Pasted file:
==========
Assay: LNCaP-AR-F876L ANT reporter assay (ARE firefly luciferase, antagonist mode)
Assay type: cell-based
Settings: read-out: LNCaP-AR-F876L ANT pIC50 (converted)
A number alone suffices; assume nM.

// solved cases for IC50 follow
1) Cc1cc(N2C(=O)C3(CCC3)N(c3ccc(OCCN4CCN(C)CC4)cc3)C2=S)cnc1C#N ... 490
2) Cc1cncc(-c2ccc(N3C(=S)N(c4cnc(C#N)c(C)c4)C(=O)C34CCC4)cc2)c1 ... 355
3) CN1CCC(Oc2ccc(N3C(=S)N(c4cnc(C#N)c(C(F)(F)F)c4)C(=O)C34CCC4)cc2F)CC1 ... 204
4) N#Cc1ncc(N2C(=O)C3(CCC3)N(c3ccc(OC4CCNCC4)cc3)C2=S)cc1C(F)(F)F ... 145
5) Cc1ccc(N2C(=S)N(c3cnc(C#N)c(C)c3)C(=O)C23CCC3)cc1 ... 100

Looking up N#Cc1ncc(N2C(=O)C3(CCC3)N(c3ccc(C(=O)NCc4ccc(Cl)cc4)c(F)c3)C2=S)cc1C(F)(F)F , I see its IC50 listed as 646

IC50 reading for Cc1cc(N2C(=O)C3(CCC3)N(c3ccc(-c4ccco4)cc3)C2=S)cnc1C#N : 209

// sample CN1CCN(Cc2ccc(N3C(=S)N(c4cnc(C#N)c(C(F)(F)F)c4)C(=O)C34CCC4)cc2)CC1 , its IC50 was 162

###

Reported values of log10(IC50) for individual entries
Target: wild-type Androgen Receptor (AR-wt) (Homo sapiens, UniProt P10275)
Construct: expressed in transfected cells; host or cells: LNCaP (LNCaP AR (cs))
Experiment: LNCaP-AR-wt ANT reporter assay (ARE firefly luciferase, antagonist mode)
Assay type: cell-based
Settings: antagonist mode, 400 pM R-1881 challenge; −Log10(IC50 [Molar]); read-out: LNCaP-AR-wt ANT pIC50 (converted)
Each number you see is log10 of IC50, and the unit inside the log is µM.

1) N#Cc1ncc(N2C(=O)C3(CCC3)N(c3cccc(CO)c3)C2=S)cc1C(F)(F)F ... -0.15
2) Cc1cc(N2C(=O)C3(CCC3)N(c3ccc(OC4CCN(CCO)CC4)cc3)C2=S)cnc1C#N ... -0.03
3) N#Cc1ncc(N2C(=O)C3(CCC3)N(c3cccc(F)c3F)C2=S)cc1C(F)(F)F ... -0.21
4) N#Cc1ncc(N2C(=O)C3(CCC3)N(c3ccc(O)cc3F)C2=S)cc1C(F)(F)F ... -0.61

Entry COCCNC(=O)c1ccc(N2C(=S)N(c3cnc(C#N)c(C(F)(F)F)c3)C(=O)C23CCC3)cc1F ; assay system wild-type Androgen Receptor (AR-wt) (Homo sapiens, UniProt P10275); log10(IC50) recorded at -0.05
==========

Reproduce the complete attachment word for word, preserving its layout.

Assay: LNCaP-AR-F876L ANT reporter assay (ARE firefly luciferase, antagonist mode)
Assay type: cell-based
Settings: read-out: LNCaP-AR-F876L ANT pIC50 (converted)
A number alone suffices; assume nM.

// solved cases for IC50 follow
1) Cc1cc(N2C(=O)C3(CCC3)N(c3ccc(OCCN4CCN(C)CC4)cc3)C2=S)cnc1C#N ... 490
2) Cc1cncc(-c2ccc(N3C(=S)N(c4cnc(C#N)c(C)c4)C(=O)C34CCC4)cc2)c1 ... 355
3) CN1CCC(Oc2ccc(N3C(=S)N(c4cnc(C#N)c(C(F)(F)F)c4)C(=O)C34CCC4)cc2F)CC1 ... 204
4) N#Cc1ncc(N2C(=O)C3(CCC3)N(c3ccc(OC4CCNCC4)cc3)C2=S)cc1C(F)(F)F ... 145
5) Cc1ccc(N2C(=S)N(c3cnc(C#N)c(C)c3)C(=O)C23CCC3)cc1 ... 100

Looking up N#Cc1ncc(N2C(=O)C3(CCC3)N(c3ccc(C(=O)NCc4ccc(Cl)cc4)c(F)c3)C2=S)cc1C(F)(F)F , I see its IC50 listed as 646

IC50 reading for Cc1cc(N2C(=O)C3(CCC3)N(c3ccc(-c4ccco4)cc3)C2=S)cnc1C#N : 209

// sample CN1CCN(Cc2ccc(N3C(=S)N(c4cnc(C#N)c(C(F)(F)F)c4)C(=O)C34CCC4)cc2)CC1 , its IC50 was 162

###

Reported values of log10(IC50) for individual entries
Target: wild-type Androgen Receptor (AR-wt) (Homo sapiens, UniProt P10275)
Construct: expressed in transfected cells; host or cells: LNCaP (LNCaP AR (cs))
Experiment: LNCaP-AR-wt ANT reporter assay (ARE firefly luciferase, antagonist mode)
Assay type: cell-based
Settings: antagonist mode, 400 pM R-1881 challenge; −Log10(IC50 [Molar]); read-out: LNCaP-AR-wt ANT pIC50 (converted)
Each number you see is log10 of IC50, and the unit inside the log is µM.

1) N#Cc1ncc(N2C(=O)C3(CCC3)N(c3cccc(CO)c3)C2=S)cc1C(F)(F)F ... -0.15
2) Cc1cc(N2C(=O)C3(CCC3)N(c3ccc(OC4CCN(CCO)CC4)cc3)C2=S)cnc1C#N ... -0.03
3) N#Cc1ncc(N2C(=O)C3(CCC3)N(c3cccc(F)c3F)C2=S)cc1C(F)(F)F ... -0.21
4) N#Cc1ncc(N2C(=O)C3(CCC3)N(c3ccc(O)cc3F)C2=S)cc1C(F)(F)F ... -0.61

Entry COCCNC(=O)c1ccc(N2C(=S)N(c3cnc(C#N)c(C(F)(F)F)c3)C(=O)C23CCC3)cc1F ; assay system wild-type Androgen Receptor (AR-wt) (Homo sapiens, UniProt P10275); log10(IC50) recorded at -0.05